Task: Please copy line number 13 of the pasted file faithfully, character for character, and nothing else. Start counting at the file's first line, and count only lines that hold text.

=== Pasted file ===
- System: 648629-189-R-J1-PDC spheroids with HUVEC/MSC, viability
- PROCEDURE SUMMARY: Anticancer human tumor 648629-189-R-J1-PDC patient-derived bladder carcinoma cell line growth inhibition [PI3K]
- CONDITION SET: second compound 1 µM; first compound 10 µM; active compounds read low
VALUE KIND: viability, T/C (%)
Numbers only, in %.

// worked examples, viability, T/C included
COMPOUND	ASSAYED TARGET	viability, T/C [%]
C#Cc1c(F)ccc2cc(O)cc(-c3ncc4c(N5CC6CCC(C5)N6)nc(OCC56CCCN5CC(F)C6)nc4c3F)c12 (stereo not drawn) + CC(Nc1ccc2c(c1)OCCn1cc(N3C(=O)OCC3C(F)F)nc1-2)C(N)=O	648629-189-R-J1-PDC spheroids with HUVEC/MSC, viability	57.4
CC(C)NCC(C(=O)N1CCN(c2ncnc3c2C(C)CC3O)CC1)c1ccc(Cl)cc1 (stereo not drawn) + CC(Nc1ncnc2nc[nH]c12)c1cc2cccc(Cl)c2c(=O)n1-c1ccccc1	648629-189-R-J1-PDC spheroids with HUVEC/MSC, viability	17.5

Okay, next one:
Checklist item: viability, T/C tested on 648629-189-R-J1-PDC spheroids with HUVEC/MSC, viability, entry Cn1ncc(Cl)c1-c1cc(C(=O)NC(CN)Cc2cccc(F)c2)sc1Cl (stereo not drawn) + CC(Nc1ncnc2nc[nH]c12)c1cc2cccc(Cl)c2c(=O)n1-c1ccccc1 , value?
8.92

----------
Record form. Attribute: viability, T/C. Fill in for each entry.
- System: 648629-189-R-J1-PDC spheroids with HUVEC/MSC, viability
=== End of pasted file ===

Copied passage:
----------